Election Watch

Prabowo unsuitable for
president, rights campaigners
say

A group of human rights campaigners has said that Prabowo Subianto is not a suitable candidate to run for the office of Indonesian president due to his alleged involvement in past human rights violations, including the forced disappearances of 13 pro-democracy activists in 1997-1998.

The campaigners, who are grouped under the Civil Society Coalition Against Forgetting and who work to uncover past human rights violations, said the Gerindra Party's chief patron was not the right person to be a presidential candidate given his past track record.

“Our rejection to this presidential candidate who is alleged to have been involved in human rights violations is part of our struggle to combat the neglect of past human rights violations and to promote a democratic way of life and better law enforcement,” coalition representative Poengky Indarti said as quoted by Antara at the National Commission on Human Rights (Komnas HAM) in Jakarta on Wednesday.

The coalition's members, which comprise Imparsial, Kontras, the Setara Institute and the Human Rights Working Group (HRWG), along with relatives of students killed during the so-called Trisakti tragedy - which took place in Jakarta on May 12, 1998 - and of victims of forced disappearances, visited Komnas HAM and urged the commission to investigate Prabowo and former Collaboration of Armed Forces Strategic Command (Pangkostrad) chief Maj. Gen. (ret) Kivlan Zen.

Prabowo was allegedly involved in the forced disappearances of 13 pro-democracy activists in the late 1990s in his capacity as commander of the Army's Special Forces (Kopassus) at the time. Separately, Kivlan said in a recent statement that he knew where the 13 missing activists had been shot and buried.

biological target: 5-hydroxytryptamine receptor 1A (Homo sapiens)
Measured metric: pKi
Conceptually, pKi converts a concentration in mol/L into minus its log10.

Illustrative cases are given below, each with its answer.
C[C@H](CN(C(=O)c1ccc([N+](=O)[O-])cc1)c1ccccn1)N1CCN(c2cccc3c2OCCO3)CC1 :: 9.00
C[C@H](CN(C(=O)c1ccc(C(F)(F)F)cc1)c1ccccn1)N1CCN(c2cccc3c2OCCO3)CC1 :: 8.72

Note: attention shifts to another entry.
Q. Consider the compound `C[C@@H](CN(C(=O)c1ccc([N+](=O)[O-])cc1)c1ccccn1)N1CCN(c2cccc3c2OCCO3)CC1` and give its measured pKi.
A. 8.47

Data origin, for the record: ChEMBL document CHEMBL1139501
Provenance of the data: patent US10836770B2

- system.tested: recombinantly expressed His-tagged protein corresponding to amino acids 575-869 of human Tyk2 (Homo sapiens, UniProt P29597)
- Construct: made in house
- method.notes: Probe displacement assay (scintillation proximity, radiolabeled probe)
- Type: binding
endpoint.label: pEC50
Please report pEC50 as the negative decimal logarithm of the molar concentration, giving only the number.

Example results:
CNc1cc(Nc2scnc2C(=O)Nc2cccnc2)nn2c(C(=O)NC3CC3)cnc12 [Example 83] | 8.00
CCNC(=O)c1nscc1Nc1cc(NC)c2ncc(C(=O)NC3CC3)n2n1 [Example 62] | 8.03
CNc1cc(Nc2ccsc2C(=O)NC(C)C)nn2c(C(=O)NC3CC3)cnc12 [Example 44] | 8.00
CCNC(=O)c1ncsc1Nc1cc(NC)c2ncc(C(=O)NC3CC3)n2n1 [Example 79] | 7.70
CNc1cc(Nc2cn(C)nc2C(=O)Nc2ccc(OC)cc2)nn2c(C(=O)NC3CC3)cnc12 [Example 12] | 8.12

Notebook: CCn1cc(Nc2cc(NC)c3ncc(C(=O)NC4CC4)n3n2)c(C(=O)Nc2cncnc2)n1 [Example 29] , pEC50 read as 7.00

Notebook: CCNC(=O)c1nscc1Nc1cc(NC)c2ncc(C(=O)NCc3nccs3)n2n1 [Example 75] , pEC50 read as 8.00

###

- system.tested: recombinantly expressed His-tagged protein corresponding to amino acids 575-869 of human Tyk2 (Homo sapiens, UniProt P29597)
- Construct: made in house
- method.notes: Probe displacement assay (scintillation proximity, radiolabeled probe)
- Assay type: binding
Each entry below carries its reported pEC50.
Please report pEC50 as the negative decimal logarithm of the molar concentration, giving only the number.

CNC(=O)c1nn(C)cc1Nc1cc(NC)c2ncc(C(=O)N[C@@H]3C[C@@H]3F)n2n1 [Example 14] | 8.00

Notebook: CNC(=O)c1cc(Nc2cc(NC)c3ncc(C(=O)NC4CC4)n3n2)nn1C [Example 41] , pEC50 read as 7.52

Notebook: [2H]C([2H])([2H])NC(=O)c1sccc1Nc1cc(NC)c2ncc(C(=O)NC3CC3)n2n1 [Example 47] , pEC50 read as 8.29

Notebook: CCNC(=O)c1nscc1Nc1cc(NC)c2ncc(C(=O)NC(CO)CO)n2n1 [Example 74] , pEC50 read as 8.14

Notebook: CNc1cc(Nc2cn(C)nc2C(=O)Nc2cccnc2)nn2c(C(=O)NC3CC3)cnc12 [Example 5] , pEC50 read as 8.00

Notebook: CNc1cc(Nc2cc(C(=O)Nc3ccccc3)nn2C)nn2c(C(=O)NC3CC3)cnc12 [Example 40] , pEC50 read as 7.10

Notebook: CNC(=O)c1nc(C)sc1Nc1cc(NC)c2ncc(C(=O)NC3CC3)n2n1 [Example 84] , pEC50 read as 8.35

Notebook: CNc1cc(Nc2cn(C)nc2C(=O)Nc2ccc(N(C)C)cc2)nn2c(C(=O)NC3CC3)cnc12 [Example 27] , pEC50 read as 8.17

The coalition said that Prabowo, as the Kopassus commander at the time, should be held responsible for the disappearances. Moreover, according to several activists who were kidnapped but later released, they had seen most of the 13 missing activists when they were held at the strategic command post at Kopassus headquarters in Cijantung, East Jakarta.

HRWG director Rafendi Djamin said such crimes could only be resolved if there was a political opportunity; that was why they were highlighting once again the plight of the disappeared and their families ahead of the presidential election.

Setara Institute chairman Hendardi said the coalition's mission was merely aimed at revealing the truth behind the disappearances.

He added that the coalition was not motivated by any political objective and would not interfere with any presidential candidate's right to contest the election in July. (ebf)

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